No shortage of surprise NASCAR Cup Series winners so far in 2021, but who are you most surprised hasn’t won a Cup race in 2021?
Luken Glover: An easy answer would be Kevin Harvick due to the lack of speed and dominance that we’ve seen from him the past three years. However, Denny Hamlin is one that jumps out, too. Hamlin has looked like his assertive self in 2021 by leading the points standings and attaining six top fives and six top 10s in seven races. He’s also tied for the most stage wins with three, and he is fourth on the laps led list thus far. The only thing separating him from victory is late-race opportunities. The No. 11 has been a top-three or top-five car but not the strongest on the track in the closing stages. I expect that to change very soon.
Daniel McFadin: Chase Elliott. Maybe it’s a simple case of a post-championship slump, but Elliott not winning and having just three finishes better than 13th is remarkable. Meanwhile, his three Hendrick Motorsports teammates have earned two wins and five top fives through seven races.
Zach Gillispie: Did someone tell Stewart-Haas Racing that NASCAR is now giving out participation trophies? Because all it seems to be doing is participating. The difference between SHR’s performance between 2020 and 2021 has been night and day. Unlike last year, SHR and its flagship driver have been slow — really slow by their usual standards. Harvick has gone from contending for wins in pretty much every race last year to contending for a seat at the loser’s table this year. It is going to take a lot to go from participating to contending.
Josh Roller: Compared to the results and speed of his Hendrick teammates, I’m surprised Elliott hasn’t won yet. He had a great run at Daytona International Speedway and should have won at Daytona’s road course, but Elliott has been just good since then. After the momentum that he carried following the close of last season, one would have thought he’d have one or two trophies so far in 2021. Over the next month, there are a number of tracks the No. 9 team and Elliott have been contenders at in the past couple of seasons. I expect him to find victory lane by Memorial Day.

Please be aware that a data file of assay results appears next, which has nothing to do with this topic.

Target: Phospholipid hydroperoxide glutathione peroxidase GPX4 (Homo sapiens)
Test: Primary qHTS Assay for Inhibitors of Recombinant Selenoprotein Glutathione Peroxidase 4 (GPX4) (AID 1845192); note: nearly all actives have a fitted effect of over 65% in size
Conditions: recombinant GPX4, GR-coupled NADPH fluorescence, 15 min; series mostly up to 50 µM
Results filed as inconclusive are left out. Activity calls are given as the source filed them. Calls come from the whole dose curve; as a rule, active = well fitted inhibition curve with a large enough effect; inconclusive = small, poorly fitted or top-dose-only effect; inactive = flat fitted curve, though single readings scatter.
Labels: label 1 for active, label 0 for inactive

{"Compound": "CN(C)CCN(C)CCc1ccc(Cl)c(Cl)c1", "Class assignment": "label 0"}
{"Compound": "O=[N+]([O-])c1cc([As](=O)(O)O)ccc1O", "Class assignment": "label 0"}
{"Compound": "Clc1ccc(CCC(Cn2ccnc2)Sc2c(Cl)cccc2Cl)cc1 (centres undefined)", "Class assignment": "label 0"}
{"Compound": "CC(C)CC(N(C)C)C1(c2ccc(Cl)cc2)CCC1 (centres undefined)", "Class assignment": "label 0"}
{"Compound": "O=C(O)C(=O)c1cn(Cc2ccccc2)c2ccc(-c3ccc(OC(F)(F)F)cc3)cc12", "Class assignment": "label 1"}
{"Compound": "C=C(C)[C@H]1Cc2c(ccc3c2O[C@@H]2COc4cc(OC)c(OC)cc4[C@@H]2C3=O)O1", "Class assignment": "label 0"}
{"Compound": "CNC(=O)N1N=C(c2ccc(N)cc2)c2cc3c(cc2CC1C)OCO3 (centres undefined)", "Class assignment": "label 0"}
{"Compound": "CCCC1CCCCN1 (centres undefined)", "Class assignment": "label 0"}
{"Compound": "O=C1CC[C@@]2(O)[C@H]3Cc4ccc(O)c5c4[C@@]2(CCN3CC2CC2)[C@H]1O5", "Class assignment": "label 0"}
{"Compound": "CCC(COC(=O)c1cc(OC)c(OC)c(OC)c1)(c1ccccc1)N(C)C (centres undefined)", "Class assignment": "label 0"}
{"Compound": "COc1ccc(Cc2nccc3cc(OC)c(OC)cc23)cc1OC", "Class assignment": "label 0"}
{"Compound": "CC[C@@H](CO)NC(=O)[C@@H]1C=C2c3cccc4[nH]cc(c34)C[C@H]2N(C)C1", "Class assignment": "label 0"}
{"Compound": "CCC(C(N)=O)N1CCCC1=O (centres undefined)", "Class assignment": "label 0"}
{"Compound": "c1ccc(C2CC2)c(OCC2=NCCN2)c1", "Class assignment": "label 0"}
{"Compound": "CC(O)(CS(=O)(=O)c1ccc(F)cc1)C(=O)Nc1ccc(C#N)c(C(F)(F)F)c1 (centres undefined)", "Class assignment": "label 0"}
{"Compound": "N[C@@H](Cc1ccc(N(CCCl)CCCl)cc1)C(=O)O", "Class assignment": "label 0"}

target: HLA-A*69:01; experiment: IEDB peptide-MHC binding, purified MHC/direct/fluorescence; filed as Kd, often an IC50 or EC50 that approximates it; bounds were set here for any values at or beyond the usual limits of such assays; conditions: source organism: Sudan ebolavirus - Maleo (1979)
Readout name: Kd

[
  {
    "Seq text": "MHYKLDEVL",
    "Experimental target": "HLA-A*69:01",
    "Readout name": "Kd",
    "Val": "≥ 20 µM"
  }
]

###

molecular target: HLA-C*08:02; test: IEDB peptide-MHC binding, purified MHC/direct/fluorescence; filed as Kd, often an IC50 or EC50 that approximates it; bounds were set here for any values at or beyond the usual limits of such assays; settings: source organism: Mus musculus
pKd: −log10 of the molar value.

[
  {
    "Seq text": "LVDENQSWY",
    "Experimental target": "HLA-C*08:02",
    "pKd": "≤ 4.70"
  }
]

Martinsville Speedway is the first Xfinity Dash for Cash event of the year, which excludes Cup drivers from participating in the Xfinity Series. Are the current limits optimal?
McFadin: You bet they are. Having Cup drivers occasionally show up, like with Martin Truex Jr. at Atlanta Motor Speedway, is fine. But having them compete in the series’ premier events takes away from the full-time drivers. We’re six races into the season and Kyle Busch hasn’t made an appearance yet and full-time Xfinity drivers have won every race but one (Ty Gibbs at the Daytona road course). For the last two years Xfinity races have been must-watches on a regular basis for the first time since 1999.
Gillispie: Cup drivers double-dipping in Xfinity rides have been few and far between as of late. It is a stark contrast from as few as five years ago. Just let them race if they want to. There are not many of them anymore, anyway.
Roller: I agree with the current limits for Dash for Cash races. Let’s say six Cup drivers participated in a Dash for Cash race and grabbed the top six finishing positions. That kind of takes the luster out of the bonus and is also maybe confusing to new fans or casual observers. Keep the limits where they are.
Glover: The widely expressed opinion that Cup drivers should not compete in lower series has been a bit excessive. While it is enjoyable to see the young drivers fighting tooth and nail for the wins, I would like to see Cup guys get more opportunities to gain experience ahead of their race. Excluding them from the playoffs is optimal, but not for the Dash for Cash. Yes, a Cup guy could damage an eligible driver’s opportunity to take home the prize, but that is racing. The Dash for Cash is an incentive for drivers in the series, not a championship-defining moment.